intros; split.

auto.

`intros.`

unfold Iter; simpl.

unfold succ; simpl.

reflexivity.

Qed.

Notice that only “computational” tactics (simpl, reflexivity) are used.

Thank you.

Here is a simple definition of the non-dependent eliminator (also called “iterator”) and a proof that it satisfies the required elimination rules.

Definition Iter : forall P : Prop, P -> (P -> P) -> Nat -> P :=

fun P z s x => x P z s.

Theorem Iter_is_elim : forall P z s, Iter P z s zero = z /\ forall n,

Iter P z s (succ n) = s (Iter P z s n).

Proof.

intros; split.

auto.

`intros.`

unfold Iter; simpl.

unfold succ; simpl.

reflexivity.

Qed.

Notice that one only uses computational rules in the proof.

How do I implement a homotopy type theory from scratch? Is the axiomatizing not figured out yet?

I’m not sure exactly what you mean. It’s not completely settled what axioms need to be added to ordinary dependent type theory to get a well-behaved homotopy theory; univalence is almost surely one, and higher inductive types are possibly another. I discussed the question of what axioms are missing in part V of my n-category Café series.

It’s also not set in stone exactly what the base “ordinary dependent type theory” should be. In practice we’ve mostly been working with Coq, which is essentially the *predicative Calculus of Constructions*.

On the other hand, most of the theoretical papers written on this have used *Martin-Löf type

theory* instead, as it’s in some ways easier to work with mathematically. For the main theory one probably wants to assume as constructors Id-/Path-types, dependent products, dependent sums, 0, 1, +, a universe, and possibly W-types. Or, more cleanly: dependent sums, inductive families, and a universe. But the papers typically assume smaller sets of constructors — just whatever’s needed for their specific work.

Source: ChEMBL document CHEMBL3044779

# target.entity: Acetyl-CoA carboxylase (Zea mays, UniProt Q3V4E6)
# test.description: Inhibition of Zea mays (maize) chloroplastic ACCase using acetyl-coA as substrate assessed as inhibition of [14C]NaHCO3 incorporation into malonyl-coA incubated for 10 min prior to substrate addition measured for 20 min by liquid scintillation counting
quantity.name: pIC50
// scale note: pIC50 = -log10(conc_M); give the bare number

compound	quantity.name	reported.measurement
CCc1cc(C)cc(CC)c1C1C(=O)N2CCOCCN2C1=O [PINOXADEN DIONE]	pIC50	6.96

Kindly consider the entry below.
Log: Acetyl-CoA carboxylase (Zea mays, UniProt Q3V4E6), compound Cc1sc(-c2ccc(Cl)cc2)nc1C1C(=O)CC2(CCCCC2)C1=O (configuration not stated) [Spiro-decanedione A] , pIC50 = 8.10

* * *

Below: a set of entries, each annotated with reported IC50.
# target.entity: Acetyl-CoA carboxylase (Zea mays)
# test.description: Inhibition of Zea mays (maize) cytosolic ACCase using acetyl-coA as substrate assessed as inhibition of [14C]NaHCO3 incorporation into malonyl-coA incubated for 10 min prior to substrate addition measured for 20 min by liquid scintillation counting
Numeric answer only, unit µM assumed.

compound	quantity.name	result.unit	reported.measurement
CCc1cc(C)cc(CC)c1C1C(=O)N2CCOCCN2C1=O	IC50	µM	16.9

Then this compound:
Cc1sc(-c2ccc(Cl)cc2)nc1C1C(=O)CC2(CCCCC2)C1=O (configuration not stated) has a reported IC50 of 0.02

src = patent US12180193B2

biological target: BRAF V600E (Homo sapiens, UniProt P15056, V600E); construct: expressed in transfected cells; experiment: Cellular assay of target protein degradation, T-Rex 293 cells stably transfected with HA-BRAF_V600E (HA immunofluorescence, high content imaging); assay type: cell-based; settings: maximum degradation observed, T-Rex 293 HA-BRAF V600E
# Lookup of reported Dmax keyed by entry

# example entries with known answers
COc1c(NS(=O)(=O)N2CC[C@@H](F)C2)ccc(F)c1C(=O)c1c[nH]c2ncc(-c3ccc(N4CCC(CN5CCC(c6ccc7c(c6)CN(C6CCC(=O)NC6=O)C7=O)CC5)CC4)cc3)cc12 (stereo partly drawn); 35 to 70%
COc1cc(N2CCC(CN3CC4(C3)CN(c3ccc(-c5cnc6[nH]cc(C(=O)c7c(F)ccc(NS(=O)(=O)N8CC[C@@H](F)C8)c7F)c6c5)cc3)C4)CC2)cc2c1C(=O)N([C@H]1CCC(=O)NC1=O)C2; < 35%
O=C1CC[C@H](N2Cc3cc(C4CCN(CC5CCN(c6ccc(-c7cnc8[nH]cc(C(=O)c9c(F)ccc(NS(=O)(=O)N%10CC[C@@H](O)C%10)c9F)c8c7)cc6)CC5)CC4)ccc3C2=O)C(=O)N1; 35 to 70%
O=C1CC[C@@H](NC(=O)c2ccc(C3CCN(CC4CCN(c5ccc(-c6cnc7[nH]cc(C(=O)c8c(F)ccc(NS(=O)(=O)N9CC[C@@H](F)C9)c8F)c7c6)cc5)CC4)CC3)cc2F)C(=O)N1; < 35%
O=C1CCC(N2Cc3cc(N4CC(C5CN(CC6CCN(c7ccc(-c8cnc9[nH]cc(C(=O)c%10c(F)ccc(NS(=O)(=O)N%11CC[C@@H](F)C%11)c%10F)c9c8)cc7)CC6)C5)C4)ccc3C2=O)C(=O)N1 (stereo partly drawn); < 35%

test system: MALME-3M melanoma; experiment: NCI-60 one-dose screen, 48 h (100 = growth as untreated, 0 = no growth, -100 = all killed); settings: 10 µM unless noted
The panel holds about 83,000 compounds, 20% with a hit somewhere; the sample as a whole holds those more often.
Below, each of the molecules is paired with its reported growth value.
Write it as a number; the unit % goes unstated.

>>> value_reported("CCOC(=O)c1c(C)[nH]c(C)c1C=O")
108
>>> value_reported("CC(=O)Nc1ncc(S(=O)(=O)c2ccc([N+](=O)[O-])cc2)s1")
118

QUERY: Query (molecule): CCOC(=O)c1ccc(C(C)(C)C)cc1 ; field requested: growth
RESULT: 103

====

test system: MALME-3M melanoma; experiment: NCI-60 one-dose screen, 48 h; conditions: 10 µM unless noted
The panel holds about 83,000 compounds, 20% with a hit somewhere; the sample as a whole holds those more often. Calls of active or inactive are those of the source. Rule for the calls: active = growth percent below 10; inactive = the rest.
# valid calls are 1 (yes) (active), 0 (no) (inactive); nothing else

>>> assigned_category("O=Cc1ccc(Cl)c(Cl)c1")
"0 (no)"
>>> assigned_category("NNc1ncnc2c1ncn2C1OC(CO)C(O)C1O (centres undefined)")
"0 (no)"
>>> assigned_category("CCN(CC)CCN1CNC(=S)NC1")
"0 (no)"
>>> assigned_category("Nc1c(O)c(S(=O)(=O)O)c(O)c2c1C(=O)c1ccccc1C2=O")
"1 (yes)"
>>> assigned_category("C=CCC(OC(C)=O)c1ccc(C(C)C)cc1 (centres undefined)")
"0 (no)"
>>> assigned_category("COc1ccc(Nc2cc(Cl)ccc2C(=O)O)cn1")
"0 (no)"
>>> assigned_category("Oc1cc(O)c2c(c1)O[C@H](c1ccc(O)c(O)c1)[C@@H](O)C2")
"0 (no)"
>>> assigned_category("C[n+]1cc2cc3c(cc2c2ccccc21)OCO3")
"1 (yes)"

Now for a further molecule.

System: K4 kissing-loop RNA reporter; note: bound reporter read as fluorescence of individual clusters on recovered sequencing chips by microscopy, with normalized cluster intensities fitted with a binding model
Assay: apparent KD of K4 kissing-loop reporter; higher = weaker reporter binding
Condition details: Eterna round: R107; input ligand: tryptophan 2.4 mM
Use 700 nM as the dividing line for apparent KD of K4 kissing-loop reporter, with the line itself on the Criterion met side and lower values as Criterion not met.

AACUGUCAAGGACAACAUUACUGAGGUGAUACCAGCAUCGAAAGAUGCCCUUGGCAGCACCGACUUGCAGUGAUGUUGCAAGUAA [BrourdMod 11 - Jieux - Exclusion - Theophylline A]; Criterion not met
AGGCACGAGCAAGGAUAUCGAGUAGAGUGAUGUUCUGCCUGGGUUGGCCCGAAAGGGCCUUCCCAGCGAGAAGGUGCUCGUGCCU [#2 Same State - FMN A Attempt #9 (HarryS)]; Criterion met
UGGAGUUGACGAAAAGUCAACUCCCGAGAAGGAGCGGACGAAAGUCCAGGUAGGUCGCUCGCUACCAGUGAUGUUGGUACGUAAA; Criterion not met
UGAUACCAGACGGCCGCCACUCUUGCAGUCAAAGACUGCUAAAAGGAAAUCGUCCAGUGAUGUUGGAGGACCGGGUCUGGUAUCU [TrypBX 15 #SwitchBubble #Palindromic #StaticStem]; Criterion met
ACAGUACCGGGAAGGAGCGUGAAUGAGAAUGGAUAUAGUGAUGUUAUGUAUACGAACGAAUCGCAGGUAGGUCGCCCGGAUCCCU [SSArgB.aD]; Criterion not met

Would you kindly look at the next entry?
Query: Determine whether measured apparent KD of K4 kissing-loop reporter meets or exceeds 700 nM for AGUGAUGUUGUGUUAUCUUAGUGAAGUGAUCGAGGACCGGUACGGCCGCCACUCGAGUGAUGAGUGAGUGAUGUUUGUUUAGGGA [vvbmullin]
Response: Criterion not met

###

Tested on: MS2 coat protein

What exactly is the difference between pCoC and MLTT with inductive families?

Usually what is meant by pCoC is CoC with predicative

Set, but impredicativeProp, which is absent from MLTT. Having impredicative propositions, even disallowing “strong eliminations” from them, is still much, much more powerful than not having it at all, as the latter can be proven to be consistent even in second order arithmetic whereas the former is of power comparable to weak set theories.Okay, fair enough. I tend to forget about the existence of Prop, because we never use it in HoTT.

`(-:`

So let me modify my question to: what is the difference between pCoC with Prop omitted, and MLTT with inductive families?Thanks for this post, Mike. That explained to me for the first time for a HIT should be.

It seems like related to non-free constructions, like a quotiented algebraic datatype. Basically, for you interval type you have two constructors with the extra condition that they must be equal. Similarly, one could encode the Integers with three constructors zero, succ, pred quotiented by succ . pred = pred . succ = id.

But asked the other way round: are their HITs that you cannot express as just inductive types/families under a quotient?

> Similarly, one could encode the Integers with three constructors zero, succ, pred quotiented by succ . pred = pred . succ = id.